Art and Modern Copyright: The Contested Image.
by Elena Cooper
Cambridge University Press, 2018, ISBN 978-1-107-17972-1 (Hardback) 304pp.
Whilst the past can be a foreign country, where things are done differently (to paraphrase L.P. Hartley (1)) Elena Cooper's ground-breaking study of the history of artistic copyright from the pre-history of the 1862 Fine Arts Copyright Act (with 1850 as her reference point) to the first 'modern' UK copyright statute, the Copyright Act 1911, illustrates the importance of copyright history if we are to critically examine the current copyright landscape and ongoing policy debates surrounding copyright. And the word 'illustrates' is apposite as the book includes monochrome photographic images related to her discussion--from some cartes-de-visite (including those of lawyers involved in copyright law debates and judgments at the time) to an unauthorised photograph of an engraving of Holman Hunt's Victorian blockbuster painting The Light of the World, which her book discusses. For this is when photography comes of age and, as she highlights, debates about the nature and status of photography are one theme which underpins the express copyright protection of photographs for the first time in 1862 and then how copyright and photographic licensing practice develop later in the century from a studio art form to the immediacy of Kodak snapshots and press photography.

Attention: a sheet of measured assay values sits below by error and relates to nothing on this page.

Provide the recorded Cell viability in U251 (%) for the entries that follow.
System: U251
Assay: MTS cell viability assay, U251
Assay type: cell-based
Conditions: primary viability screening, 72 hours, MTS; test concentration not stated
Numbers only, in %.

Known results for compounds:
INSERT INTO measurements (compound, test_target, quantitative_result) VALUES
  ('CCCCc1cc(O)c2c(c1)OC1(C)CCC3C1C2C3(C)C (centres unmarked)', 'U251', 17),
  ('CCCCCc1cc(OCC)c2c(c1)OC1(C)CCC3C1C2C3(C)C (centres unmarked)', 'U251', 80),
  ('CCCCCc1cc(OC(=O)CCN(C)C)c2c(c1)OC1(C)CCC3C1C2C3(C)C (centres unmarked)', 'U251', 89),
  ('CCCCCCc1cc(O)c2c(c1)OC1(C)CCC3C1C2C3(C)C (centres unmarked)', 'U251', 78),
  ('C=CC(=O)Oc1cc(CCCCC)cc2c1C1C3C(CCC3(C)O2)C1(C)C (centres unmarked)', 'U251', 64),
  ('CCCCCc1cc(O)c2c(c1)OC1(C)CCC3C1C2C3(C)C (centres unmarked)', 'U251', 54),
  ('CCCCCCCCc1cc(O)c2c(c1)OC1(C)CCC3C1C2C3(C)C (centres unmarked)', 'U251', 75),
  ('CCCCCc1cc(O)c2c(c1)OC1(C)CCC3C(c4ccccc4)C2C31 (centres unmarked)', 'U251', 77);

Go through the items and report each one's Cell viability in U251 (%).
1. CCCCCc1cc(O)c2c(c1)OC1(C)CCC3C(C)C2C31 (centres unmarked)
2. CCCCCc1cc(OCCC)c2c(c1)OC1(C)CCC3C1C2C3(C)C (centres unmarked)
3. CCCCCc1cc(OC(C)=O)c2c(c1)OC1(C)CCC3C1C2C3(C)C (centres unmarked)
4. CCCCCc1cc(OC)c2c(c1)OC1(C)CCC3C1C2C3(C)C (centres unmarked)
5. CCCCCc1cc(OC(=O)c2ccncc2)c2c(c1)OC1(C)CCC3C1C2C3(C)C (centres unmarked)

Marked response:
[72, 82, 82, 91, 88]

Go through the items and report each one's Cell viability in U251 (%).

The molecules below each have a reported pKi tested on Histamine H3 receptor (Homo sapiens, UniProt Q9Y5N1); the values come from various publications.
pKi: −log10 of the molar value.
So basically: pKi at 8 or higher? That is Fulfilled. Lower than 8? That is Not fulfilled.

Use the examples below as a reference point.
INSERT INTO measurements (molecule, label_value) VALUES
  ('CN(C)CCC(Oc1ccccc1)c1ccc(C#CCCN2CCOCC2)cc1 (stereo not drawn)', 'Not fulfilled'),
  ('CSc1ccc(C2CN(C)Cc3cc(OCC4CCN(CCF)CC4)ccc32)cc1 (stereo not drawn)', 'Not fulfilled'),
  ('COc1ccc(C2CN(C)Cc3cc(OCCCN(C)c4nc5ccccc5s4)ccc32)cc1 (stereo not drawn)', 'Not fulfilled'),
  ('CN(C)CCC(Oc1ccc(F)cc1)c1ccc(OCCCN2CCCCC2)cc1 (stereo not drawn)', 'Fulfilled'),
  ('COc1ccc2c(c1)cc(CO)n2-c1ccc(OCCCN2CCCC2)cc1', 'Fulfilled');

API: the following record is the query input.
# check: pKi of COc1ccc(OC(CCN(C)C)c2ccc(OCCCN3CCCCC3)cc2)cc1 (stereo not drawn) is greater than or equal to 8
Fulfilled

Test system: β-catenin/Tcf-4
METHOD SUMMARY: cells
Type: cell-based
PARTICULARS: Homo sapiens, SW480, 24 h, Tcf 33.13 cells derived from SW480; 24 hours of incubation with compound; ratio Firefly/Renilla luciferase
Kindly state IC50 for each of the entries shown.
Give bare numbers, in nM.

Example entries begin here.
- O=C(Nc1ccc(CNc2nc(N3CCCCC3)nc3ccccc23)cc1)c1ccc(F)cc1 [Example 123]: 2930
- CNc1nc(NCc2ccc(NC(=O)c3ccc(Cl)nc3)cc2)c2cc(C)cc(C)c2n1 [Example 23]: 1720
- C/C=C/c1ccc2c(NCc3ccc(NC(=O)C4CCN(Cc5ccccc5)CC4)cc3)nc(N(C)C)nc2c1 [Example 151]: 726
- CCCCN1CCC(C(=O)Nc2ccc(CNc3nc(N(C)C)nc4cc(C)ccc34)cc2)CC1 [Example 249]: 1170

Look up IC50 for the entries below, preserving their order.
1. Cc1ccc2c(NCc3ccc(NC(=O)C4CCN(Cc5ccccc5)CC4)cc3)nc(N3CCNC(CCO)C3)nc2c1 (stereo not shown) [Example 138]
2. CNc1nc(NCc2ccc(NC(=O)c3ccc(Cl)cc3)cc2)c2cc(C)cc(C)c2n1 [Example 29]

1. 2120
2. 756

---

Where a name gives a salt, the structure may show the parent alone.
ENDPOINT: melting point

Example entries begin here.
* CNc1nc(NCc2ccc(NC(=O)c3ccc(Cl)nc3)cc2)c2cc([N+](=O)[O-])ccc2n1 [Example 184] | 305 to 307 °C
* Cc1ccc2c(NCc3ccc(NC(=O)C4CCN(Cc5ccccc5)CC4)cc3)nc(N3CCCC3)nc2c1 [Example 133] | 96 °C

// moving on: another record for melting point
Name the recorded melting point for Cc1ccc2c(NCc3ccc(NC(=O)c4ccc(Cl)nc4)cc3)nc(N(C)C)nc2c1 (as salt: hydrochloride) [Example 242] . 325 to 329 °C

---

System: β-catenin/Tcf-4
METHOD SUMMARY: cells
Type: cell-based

But the book is not just about photographic copyright, much as it features in her discussion. It is an in-depth exploration of a number of themes--informed by a study of the primary sources involving original archival research and by a consideration also of the artistic practices, the art market and business models of the time. These themes are: the protection of copyright authors--painters, photographers and where relevant engravers; art collectors; sitters; and the public interest. The author looks to the past not to better understand a point of origin or to provide evidence for continuity, for example. For her the value of copyright history is its destabilising influence--in the past there are considerable differences yet she argues: "history can sharpen the critical lens through which we view current copyright debates" and can offer us ("lend" in her words) a more flexible way of thinking. (2)
It is fair to say that, when it comes to the history of artistic (as opposed to literary) copyright in the UK, until recently there has been a paucity of...